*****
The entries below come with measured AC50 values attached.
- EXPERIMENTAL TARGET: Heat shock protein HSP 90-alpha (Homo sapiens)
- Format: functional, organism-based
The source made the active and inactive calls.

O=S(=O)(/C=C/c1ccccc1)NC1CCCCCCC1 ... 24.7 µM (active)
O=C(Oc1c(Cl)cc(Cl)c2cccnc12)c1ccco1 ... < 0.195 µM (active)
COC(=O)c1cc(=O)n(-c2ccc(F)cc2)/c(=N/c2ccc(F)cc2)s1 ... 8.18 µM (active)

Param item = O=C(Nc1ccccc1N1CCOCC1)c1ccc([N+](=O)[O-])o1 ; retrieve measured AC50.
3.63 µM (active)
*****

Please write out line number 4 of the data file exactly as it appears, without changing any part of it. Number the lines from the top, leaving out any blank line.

The source made the active and inactive calls.